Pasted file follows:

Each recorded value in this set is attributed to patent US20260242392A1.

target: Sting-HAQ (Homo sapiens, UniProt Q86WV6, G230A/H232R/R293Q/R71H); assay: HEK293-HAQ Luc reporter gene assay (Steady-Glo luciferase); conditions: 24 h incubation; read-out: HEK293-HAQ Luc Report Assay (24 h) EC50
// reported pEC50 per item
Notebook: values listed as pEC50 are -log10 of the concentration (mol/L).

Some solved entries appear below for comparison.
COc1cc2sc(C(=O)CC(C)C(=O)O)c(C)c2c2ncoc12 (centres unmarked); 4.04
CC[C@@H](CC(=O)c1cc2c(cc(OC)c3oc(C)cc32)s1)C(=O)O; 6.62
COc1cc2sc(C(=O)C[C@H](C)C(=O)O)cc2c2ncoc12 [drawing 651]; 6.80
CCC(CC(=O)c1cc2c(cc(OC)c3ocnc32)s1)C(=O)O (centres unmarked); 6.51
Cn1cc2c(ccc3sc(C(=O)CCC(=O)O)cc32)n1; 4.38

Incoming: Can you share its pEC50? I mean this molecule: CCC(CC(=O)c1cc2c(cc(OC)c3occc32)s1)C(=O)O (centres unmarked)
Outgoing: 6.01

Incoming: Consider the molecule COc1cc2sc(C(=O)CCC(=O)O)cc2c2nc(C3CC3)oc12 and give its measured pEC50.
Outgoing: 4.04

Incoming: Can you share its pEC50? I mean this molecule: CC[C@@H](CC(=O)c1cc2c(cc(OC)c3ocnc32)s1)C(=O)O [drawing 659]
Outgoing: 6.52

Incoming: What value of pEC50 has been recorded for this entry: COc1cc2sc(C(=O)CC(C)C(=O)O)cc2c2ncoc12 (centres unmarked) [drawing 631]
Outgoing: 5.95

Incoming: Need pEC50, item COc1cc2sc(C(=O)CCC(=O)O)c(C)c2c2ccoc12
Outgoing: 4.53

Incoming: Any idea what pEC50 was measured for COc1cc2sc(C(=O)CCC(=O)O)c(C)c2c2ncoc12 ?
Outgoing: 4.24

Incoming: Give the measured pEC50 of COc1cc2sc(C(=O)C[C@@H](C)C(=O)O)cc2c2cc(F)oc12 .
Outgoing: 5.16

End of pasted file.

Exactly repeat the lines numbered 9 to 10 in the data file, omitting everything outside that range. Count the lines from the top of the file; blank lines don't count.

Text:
CCC(CC(=O)c1cc2c(cc(OC)c3ocnc32)s1)C(=O)O (centres unmarked); 6.51
Cn1cc2c(ccc3sc(C(=O)CCC(=O)O)cc32)n1; 4.38